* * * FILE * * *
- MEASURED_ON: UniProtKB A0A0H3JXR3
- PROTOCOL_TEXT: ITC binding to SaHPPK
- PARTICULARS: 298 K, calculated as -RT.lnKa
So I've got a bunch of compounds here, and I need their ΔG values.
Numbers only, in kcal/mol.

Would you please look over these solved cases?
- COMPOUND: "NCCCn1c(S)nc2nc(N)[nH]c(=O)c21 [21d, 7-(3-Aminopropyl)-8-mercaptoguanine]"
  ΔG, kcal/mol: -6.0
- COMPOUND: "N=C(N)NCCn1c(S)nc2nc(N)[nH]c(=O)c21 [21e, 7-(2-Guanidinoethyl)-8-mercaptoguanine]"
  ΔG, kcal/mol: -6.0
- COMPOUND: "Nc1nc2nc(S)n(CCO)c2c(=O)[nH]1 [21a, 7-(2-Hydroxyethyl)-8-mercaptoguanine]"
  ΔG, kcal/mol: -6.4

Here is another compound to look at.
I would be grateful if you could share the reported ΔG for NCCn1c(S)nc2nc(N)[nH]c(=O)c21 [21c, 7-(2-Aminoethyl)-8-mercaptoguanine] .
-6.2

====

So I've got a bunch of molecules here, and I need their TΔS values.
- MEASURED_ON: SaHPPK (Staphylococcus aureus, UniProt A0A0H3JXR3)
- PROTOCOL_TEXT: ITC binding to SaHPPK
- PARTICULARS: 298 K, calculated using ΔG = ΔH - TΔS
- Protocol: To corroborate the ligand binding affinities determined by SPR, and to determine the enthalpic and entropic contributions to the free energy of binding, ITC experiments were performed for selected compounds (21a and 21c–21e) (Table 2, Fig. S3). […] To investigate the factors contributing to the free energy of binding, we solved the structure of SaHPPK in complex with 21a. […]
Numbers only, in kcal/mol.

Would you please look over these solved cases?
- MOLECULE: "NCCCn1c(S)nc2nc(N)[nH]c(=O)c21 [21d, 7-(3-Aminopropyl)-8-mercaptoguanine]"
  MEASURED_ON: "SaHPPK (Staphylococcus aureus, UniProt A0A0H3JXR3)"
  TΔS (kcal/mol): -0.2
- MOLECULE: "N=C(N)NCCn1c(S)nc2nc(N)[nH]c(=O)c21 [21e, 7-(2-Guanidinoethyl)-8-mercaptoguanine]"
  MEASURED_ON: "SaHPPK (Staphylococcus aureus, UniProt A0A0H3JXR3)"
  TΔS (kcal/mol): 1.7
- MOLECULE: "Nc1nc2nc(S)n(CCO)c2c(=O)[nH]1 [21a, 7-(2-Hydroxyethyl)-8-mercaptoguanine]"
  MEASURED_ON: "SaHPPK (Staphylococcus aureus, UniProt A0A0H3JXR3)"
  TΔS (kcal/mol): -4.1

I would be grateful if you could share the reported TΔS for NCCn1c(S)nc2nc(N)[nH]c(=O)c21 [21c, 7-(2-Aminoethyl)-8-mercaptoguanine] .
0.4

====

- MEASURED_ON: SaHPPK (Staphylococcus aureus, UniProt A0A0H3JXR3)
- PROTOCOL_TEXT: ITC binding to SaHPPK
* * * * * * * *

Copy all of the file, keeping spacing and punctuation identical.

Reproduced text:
- MEASURED_ON: UniProtKB A0A0H3JXR3
- PROTOCOL_TEXT: ITC binding to SaHPPK
- PARTICULARS: 298 K, calculated as -RT.lnKa
So I've got a bunch of compounds here, and I need their ΔG values.
Numbers only, in kcal/mol.

Would you please look over these solved cases?
- COMPOUND: "NCCCn1c(S)nc2nc(N)[nH]c(=O)c21 [21d, 7-(3-Aminopropyl)-8-mercaptoguanine]"
  ΔG, kcal/mol: -6.0
- COMPOUND: "N=C(N)NCCn1c(S)nc2nc(N)[nH]c(=O)c21 [21e, 7-(2-Guanidinoethyl)-8-mercaptoguanine]"
  ΔG, kcal/mol: -6.0
- COMPOUND: "Nc1nc2nc(S)n(CCO)c2c(=O)[nH]1 [21a, 7-(2-Hydroxyethyl)-8-mercaptoguanine]"
  ΔG, kcal/mol: -6.4

Here is another compound to look at.
I would be grateful if you could share the reported ΔG for NCCn1c(S)nc2nc(N)[nH]c(=O)c21 [21c, 7-(2-Aminoethyl)-8-mercaptoguanine] .
-6.2

====

So I've got a bunch of molecules here, and I need their TΔS values.
- MEASURED_ON: SaHPPK (Staphylococcus aureus, UniProt A0A0H3JXR3)
- PROTOCOL_TEXT: ITC binding to SaHPPK
- PARTICULARS: 298 K, calculated using ΔG = ΔH - TΔS
- Protocol: To corroborate the ligand binding affinities determined by SPR, and to determine the enthalpic and entropic contributions to the free energy of binding, ITC experiments were performed for selected compounds (21a and 21c–21e) (Table 2, Fig. S3). […] To investigate the factors contributing to the free energy of binding, we solved the structure of SaHPPK in complex with 21a. […]
Numbers only, in kcal/mol.

Would you please look over these solved cases?
- MOLECULE: "NCCCn1c(S)nc2nc(N)[nH]c(=O)c21 [21d, 7-(3-Aminopropyl)-8-mercaptoguanine]"
  MEASURED_ON: "SaHPPK (Staphylococcus aureus, UniProt A0A0H3JXR3)"
  TΔS (kcal/mol): -0.2
- MOLECULE: "N=C(N)NCCn1c(S)nc2nc(N)[nH]c(=O)c21 [21e, 7-(2-Guanidinoethyl)-8-mercaptoguanine]"
  MEASURED_ON: "SaHPPK (Staphylococcus aureus, UniProt A0A0H3JXR3)"
  TΔS (kcal/mol): 1.7
- MOLECULE: "Nc1nc2nc(S)n(CCO)c2c(=O)[nH]1 [21a, 7-(2-Hydroxyethyl)-8-mercaptoguanine]"
  MEASURED_ON: "SaHPPK (Staphylococcus aureus, UniProt A0A0H3JXR3)"
  TΔS (kcal/mol): -4.1

I would be grateful if you could share the reported TΔS for NCCn1c(S)nc2nc(N)[nH]c(=O)c21 [21c, 7-(2-Aminoethyl)-8-mercaptoguanine] .
0.4

====

- MEASURED_ON: SaHPPK (Staphylococcus aureus, UniProt A0A0H3JXR3)
- PROTOCOL_TEXT: ITC binding to SaHPPK